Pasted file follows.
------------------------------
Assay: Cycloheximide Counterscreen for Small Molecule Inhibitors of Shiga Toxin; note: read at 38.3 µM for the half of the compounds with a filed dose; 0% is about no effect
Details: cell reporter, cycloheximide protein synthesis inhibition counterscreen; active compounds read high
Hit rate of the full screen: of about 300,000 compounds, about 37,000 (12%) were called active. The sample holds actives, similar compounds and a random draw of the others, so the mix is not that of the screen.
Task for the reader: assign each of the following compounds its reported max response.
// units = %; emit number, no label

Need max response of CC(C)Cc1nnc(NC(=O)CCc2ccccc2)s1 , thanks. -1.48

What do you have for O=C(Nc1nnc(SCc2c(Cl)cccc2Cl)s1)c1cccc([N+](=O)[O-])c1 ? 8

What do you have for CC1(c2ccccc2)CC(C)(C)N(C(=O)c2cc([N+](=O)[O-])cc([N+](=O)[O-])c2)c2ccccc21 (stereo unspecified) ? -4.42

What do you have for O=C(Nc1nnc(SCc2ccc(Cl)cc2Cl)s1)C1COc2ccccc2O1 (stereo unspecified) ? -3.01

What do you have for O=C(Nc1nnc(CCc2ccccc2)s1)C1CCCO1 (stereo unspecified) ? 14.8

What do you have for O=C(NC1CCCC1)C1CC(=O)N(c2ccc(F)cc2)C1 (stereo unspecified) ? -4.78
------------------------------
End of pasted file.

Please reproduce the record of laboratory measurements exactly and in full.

Assay: Cycloheximide Counterscreen for Small Molecule Inhibitors of Shiga Toxin; note: read at 38.3 µM for the half of the compounds with a filed dose; 0% is about no effect
Details: cell reporter, cycloheximide protein synthesis inhibition counterscreen; active compounds read high
Hit rate of the full screen: of about 300,000 compounds, about 37,000 (12%) were called active. The sample holds actives, similar compounds and a random draw of the others, so the mix is not that of the screen.
Task for the reader: assign each of the following compounds its reported max response.
// units = %; emit number, no label

Need max response of CC(C)Cc1nnc(NC(=O)CCc2ccccc2)s1 , thanks. -1.48

What do you have for O=C(Nc1nnc(SCc2c(Cl)cccc2Cl)s1)c1cccc([N+](=O)[O-])c1 ? 8

What do you have for CC1(c2ccccc2)CC(C)(C)N(C(=O)c2cc([N+](=O)[O-])cc([N+](=O)[O-])c2)c2ccccc21 (stereo unspecified) ? -4.42

What do you have for O=C(Nc1nnc(SCc2ccc(Cl)cc2Cl)s1)C1COc2ccccc2O1 (stereo unspecified) ? -3.01

What do you have for O=C(Nc1nnc(CCc2ccccc2)s1)C1CCCO1 (stereo unspecified) ? 14.8

What do you have for O=C(NC1CCCC1)C1CC(=O)N(c2ccc(F)cc2)C1 (stereo unspecified) ? -4.78